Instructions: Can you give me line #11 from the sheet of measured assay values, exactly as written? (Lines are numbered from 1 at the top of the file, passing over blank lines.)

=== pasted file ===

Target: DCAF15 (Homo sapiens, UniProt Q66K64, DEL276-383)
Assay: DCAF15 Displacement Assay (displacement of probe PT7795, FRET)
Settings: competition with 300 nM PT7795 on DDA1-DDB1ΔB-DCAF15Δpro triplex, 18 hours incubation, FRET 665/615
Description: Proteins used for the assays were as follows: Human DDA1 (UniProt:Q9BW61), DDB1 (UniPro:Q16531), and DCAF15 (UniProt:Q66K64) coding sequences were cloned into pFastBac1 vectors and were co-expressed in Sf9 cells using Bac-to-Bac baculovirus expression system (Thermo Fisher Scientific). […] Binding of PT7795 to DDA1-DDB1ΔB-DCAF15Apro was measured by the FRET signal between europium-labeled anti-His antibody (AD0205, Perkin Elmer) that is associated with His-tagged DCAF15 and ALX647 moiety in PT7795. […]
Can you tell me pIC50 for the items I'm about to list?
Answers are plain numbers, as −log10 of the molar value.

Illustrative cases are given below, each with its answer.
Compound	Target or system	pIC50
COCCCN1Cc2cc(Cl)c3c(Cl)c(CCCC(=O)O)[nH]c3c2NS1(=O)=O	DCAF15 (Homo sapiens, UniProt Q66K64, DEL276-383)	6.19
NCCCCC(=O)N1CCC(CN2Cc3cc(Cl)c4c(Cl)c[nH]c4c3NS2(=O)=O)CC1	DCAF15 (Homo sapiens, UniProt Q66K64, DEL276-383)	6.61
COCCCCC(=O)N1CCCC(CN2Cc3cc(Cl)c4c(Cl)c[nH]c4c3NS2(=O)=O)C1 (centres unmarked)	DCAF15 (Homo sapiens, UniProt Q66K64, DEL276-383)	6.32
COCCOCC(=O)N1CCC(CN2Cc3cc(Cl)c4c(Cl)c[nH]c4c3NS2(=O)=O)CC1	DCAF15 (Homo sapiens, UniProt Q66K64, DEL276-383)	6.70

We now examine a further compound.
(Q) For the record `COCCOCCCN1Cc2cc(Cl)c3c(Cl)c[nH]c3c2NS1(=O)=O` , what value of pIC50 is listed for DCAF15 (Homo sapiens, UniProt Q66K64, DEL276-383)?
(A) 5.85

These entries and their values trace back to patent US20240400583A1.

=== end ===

COCCCCC(=O)N1CCCC(CN2Cc3cc(Cl)c4c(Cl)c[nH]c4c3NS2(=O)=O)C1 (centres unmarked)	DCAF15 (Homo sapiens, UniProt Q66K64, DEL276-383)	6.32